For the city of Pittsburgh itself, the period of decline had begun before the 1970s. Having already lost 10 percent of its peak population between 1950 and 1960, the city lost another 13 percent between 1960 and 1970, and a staggering 18 percent between 1970 and 1980. Today, the city remains just under half (302,971 recorded in 2020) of its peak population (676,806 recorded in 1950). Pittsburgh’s population decline hasn’t even stopped yet, though it has hopefully been stemmed. (The population loss between 2010 and 2020 was a minimal—perhaps encouraging—0.9 percent). Thanks to suburbanization, Allegheny County has lost a smaller, but still sizable, share of its population since 1970, with 22 percent less population today (1.25 million) than it had in 1970 (1.6 million).
Despite the loss of population, the amount of automobile infrastructure in the region continued to grow. The Downtown-to-North Hills Parkway North opened in 1989, the loop of Interstate 376 to serve Pittsburgh International Airport opened in 1990, and construction on the final section of the Mon-Fayette Expressway is supposed to begin sometime this year. The upshot of this is that the Pittsburgh region has the automobile infrastructure for a region with a much larger population, and a much larger tax base to fund its maintenance. The Pittsburgh region is far from the only one in America that can claim this story. Across the post-industrial cities and towns of the Northeast and Midwest, there are likely many more miles of roadways and bridges than can be supported by those regions’ current populations. If we want to get the condition of our infrastructure under control, we need to start with infrastructure that is appropriately scaled to the regions they serve today.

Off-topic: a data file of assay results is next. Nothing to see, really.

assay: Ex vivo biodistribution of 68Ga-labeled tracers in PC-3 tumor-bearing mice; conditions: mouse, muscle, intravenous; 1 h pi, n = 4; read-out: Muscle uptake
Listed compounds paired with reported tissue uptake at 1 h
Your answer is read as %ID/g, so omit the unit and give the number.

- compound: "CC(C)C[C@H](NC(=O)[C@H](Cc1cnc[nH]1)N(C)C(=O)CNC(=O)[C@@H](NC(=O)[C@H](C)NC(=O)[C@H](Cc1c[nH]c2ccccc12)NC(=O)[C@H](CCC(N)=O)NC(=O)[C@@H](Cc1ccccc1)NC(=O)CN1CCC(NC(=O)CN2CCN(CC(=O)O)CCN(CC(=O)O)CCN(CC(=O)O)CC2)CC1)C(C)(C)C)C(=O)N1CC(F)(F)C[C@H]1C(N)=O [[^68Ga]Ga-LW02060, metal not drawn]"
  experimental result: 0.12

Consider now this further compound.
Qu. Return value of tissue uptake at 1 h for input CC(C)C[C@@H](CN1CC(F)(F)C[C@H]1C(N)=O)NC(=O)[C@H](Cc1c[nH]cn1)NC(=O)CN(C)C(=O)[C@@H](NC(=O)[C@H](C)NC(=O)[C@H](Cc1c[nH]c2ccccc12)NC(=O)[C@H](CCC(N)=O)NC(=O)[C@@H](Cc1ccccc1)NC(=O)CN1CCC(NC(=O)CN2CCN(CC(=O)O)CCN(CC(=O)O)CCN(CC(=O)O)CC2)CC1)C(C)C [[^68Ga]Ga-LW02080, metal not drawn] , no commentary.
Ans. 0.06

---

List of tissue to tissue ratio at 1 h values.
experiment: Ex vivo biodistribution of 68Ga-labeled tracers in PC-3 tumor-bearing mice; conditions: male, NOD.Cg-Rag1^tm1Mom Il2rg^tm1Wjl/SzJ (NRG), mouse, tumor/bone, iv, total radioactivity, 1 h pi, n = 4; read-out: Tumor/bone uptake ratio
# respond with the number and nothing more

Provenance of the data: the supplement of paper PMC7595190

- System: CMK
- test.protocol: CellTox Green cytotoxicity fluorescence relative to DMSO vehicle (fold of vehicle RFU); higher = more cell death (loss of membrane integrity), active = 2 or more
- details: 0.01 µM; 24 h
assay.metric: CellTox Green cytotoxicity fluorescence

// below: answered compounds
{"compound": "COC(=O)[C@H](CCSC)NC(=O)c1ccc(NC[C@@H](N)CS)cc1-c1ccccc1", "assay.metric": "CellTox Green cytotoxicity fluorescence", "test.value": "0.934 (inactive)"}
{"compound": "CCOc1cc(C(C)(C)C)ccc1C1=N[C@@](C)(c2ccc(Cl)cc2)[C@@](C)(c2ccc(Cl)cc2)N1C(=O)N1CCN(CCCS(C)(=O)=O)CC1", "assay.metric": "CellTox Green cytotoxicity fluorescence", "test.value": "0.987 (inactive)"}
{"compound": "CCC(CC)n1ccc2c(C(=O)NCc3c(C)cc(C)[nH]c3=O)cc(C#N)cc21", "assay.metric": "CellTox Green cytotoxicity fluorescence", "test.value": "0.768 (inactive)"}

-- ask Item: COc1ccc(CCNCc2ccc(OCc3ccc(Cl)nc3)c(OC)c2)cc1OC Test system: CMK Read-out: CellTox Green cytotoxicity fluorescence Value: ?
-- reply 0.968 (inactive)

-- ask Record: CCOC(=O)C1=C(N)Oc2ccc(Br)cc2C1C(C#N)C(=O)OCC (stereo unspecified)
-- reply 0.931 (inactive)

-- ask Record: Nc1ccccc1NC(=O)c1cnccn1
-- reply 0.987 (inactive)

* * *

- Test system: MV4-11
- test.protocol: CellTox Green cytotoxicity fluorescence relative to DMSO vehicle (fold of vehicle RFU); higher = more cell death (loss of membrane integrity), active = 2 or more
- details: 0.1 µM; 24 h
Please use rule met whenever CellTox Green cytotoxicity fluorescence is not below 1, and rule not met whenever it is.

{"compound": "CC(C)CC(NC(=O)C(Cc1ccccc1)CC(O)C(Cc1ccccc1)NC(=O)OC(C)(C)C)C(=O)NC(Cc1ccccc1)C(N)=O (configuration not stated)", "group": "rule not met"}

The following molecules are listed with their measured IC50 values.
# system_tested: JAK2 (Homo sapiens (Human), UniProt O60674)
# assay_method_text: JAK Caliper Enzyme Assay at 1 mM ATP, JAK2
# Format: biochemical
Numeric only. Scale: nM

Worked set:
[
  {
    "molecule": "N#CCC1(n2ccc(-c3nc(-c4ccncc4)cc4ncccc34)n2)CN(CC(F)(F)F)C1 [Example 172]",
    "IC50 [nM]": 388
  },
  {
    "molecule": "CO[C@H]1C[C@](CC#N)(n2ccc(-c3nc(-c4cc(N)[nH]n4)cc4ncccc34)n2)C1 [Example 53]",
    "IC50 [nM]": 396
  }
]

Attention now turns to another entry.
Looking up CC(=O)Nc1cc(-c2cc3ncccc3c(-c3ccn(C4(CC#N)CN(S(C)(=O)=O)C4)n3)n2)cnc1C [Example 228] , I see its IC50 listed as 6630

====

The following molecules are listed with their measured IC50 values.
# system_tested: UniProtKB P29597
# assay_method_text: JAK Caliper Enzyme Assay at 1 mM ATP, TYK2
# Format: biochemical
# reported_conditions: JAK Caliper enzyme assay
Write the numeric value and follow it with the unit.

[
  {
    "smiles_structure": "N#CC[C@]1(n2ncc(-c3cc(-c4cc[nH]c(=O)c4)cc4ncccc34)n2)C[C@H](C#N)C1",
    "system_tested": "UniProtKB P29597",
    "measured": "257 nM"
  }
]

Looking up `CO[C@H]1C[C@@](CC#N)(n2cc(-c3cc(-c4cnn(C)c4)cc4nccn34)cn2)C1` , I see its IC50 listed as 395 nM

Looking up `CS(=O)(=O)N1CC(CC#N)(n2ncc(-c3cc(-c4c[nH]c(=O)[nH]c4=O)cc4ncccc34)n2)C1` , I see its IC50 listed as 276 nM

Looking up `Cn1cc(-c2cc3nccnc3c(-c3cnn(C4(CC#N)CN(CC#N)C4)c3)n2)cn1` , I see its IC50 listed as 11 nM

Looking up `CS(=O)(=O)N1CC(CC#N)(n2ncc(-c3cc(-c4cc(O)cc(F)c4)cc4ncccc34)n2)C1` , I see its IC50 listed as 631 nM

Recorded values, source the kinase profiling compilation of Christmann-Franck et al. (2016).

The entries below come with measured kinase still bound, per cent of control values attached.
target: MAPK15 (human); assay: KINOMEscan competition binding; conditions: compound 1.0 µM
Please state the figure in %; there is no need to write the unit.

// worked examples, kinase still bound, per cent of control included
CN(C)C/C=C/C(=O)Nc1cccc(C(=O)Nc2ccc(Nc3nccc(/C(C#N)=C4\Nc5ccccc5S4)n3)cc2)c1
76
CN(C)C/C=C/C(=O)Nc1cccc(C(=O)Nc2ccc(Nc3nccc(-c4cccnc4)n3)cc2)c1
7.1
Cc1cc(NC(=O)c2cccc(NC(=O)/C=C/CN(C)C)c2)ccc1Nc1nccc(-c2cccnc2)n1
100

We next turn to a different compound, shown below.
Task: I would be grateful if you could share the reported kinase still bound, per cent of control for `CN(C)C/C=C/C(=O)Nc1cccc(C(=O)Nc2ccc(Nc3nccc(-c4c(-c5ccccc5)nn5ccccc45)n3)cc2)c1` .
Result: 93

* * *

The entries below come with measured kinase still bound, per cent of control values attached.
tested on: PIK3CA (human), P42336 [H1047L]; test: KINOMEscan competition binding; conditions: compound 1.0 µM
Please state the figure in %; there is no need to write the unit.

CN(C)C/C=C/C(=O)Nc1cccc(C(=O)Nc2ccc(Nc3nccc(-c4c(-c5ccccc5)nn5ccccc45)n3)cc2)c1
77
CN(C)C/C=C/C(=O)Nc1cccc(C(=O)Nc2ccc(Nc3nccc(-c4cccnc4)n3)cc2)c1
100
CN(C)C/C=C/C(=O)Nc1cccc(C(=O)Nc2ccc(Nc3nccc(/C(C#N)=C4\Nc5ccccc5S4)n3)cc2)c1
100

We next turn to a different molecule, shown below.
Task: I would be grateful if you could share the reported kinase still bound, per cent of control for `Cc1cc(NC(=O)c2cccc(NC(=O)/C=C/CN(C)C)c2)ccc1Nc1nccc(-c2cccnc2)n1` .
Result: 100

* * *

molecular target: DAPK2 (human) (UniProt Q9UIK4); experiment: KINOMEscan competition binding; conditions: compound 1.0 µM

I am certainly not the first person to make this point—it was pointed out by several on Twitter (and probably others I missed!) in the immediate wake of the Fern Hollow Bridge collapse. What is important to add here is that Pittsburgh already knows exactly how to transform redundant infrastructure for cars into quality mixed-use spaces for people. Several years before the Fern Hollow Bridge collapse, Pittsburgh successfully converted a roadway facing structural issues into a car-free path through one of the city’s largest parks.